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ORIGINAL ARTICLE
Year : 2022  |  Volume : 15  |  Issue : 5  |  Page : 713-721

Extent of involvement of private practitioners in public-private mix-directly observed treatment short course (PPM-DOTS) for tuberculosis management in South Coastal India: A mixed-method study


1 Department of Community Medicine, Indira Gandhi Medical College and Research Institute(IGMCRI), Puducherry, India
2 Department of Biochemistry, School of Studies in Biochemistry, Jiwaji University, Gwalior, Madhya Pradesh, India
3 Department of Community Medicine, IPGMER & SSKM Hospital, Kolkata, India

Correspondence Address:
Mausumi Basu
Department of Community Medicine, IPGME and R and SSKM Hospital, Kolkata, West Bengal
India
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Source of Support: None, Conflict of Interest: None


DOI: 10.4103/mjdrdypu.mjdrdypu_7_21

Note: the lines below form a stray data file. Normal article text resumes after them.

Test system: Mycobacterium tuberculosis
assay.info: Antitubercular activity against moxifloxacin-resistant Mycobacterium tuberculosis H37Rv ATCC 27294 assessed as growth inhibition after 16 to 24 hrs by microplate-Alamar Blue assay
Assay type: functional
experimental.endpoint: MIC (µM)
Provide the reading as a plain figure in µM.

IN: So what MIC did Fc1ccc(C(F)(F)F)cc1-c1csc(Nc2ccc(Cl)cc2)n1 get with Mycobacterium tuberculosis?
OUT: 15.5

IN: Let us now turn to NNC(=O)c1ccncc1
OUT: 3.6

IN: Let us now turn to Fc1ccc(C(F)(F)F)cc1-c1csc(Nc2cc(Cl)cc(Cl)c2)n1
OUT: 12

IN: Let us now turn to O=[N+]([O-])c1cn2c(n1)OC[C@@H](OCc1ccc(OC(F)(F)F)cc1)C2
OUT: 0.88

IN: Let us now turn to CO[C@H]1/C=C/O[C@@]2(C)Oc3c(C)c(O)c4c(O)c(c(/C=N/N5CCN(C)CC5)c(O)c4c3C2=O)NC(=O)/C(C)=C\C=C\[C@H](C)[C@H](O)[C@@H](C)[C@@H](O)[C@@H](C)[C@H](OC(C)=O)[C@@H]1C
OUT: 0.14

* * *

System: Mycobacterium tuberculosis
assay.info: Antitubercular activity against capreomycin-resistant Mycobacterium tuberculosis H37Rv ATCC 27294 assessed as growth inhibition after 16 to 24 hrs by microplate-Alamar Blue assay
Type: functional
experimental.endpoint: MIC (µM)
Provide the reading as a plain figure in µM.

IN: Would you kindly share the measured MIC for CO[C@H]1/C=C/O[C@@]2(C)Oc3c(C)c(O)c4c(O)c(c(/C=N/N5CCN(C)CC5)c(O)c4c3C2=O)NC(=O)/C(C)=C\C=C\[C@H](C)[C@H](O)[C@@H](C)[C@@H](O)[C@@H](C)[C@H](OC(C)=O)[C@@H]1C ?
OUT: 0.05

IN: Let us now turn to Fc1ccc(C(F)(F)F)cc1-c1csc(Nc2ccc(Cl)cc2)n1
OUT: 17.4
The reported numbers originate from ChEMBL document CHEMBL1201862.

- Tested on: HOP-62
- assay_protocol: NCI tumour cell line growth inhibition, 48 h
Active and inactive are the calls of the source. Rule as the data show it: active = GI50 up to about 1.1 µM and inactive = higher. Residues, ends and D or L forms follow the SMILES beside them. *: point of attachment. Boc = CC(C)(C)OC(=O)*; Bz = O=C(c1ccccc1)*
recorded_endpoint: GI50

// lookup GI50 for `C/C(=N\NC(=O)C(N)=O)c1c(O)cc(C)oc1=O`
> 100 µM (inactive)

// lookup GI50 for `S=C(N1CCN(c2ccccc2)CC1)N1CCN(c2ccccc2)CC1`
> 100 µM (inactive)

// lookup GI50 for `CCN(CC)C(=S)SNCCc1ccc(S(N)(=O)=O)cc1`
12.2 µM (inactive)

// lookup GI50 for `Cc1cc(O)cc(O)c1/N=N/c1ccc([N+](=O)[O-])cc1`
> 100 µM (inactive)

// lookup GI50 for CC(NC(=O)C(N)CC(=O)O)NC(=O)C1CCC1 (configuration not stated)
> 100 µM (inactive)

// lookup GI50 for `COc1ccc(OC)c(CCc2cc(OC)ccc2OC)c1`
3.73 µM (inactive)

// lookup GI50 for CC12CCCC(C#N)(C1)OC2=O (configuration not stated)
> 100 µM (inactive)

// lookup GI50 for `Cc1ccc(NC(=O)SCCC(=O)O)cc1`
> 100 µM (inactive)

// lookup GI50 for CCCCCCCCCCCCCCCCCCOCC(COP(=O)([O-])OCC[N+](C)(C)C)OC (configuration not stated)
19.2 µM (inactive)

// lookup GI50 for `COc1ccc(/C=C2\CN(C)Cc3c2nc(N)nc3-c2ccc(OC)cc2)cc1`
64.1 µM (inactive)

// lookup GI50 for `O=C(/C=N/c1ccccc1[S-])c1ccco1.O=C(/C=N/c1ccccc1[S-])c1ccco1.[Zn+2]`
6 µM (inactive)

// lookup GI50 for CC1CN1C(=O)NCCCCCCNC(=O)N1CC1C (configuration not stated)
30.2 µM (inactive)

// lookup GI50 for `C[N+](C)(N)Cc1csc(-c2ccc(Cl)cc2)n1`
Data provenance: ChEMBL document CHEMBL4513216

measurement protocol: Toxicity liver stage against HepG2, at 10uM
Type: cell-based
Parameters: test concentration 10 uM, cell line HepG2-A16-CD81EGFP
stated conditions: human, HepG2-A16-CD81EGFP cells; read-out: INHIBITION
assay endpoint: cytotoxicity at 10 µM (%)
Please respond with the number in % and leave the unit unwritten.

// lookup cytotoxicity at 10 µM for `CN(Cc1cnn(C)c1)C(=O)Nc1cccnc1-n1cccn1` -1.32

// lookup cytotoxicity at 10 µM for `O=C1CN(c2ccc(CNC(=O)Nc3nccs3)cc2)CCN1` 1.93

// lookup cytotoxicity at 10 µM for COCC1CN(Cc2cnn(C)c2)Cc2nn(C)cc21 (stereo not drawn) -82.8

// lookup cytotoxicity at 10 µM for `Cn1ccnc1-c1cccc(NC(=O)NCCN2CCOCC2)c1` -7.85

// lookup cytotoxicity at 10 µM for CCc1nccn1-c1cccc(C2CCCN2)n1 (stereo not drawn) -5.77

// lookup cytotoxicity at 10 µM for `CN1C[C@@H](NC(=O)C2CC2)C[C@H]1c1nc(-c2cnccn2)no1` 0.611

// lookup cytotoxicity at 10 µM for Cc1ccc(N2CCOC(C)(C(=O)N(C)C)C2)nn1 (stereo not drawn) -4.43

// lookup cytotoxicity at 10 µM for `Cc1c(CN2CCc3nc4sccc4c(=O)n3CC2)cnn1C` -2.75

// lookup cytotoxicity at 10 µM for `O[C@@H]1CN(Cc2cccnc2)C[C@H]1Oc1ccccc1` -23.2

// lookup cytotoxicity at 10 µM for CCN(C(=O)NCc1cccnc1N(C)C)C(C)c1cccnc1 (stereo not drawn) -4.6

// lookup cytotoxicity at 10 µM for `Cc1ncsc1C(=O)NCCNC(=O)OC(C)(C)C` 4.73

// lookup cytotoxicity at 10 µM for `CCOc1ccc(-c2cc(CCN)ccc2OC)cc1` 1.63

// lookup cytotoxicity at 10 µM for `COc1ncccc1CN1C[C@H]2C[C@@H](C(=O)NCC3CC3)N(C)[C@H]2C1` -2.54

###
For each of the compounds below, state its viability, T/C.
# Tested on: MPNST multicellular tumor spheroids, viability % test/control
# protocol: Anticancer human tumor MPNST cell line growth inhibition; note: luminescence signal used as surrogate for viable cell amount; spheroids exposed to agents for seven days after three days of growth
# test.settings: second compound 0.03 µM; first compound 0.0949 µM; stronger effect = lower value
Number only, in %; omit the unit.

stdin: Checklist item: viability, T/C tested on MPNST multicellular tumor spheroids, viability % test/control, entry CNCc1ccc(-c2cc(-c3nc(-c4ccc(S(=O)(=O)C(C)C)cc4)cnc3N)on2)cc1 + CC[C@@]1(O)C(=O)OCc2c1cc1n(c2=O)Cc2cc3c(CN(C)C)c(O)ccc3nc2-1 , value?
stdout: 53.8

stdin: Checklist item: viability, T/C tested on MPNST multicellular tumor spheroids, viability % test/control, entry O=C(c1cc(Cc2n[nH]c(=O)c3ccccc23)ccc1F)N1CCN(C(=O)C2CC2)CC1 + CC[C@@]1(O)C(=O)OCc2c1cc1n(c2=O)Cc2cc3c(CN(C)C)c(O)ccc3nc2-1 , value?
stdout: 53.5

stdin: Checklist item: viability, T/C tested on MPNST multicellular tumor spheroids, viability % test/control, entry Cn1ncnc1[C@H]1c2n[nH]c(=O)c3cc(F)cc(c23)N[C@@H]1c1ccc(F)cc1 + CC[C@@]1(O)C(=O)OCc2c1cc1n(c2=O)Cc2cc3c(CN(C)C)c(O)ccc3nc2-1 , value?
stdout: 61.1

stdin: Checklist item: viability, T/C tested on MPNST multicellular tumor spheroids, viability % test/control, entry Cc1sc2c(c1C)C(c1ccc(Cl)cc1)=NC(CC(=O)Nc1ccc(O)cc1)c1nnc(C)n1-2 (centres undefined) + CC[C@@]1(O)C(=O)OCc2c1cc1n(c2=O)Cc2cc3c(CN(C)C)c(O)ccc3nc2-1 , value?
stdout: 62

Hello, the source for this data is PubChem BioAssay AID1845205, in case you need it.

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Background: Ensuring the effective participation of both public and private healthcare providers is essential to fulfill the goals of universal access to tuberculosis (TB) care. Objectives: The objective was to assess the knowledge, attitude, and practice about TB, Directly Observed Treatment Short (DOTS) program and Public-Private Mix-DOTS course (PPM-DOTS) strategy among allopathic private practitioners (PP) and to explore their extent of involvement in PPM-DOTS strategy in the diagnosis, notification, and management of TB in Puducherry, India. Materials and Methods: A sequential explanatory mixed-method study was conducted from November 2017 to February 2018 with quantitative survey using a pretested semistructured questionnaire followed by in-depth interview (IDI) using field guide. Descriptive manual content analysis was performed after verbatim transcription of the manuscripts from IDIs. Results: Qualitative data based on survey revealed that 97.66% of PPs were aware of subjecting patients with cough for more than 2 weeks for sputum examination and 93.75% were aware of mandatory TB notification. About 88.28% preferred to get the investigation done for presumptive TB cases from nearby DOTS centers. About 89.06% preferred to refer TB cases to nearby primary health centers whereas only 20.31% preferred to notify TB cases. IDIs revealed that PPM-DOTS was not utilized optimally due to the following reasons: minimal TB caseload to collaborate and function with DOTS centers, fear of losing the patient, distrust in PP, busy schedule, availability of Anti-tubercular treatment (ATT) in the nearby pharmacy, breach of confidentiality while notification and finally the easy referral mechanism due to nearby DOTS centers. Conclusions: Involvement of PPs in PPM-DOTS remains sub-optimal. Strategies such as conducting regular workshops, providing timely information about policy changes, and constructive communications individually with PPs to dispel any misconceptions might enhance PPM-DOTS.


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